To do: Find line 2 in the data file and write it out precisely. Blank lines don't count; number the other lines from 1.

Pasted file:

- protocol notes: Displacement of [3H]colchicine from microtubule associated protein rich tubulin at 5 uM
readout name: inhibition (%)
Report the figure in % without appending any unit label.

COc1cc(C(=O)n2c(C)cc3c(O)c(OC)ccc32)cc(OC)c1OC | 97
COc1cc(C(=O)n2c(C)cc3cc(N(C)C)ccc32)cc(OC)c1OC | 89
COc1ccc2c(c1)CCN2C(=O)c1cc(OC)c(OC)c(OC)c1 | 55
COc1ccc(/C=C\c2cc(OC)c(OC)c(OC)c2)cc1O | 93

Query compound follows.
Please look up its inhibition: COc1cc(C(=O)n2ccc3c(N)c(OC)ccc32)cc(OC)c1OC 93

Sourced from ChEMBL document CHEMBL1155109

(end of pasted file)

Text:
readout name: inhibition (%)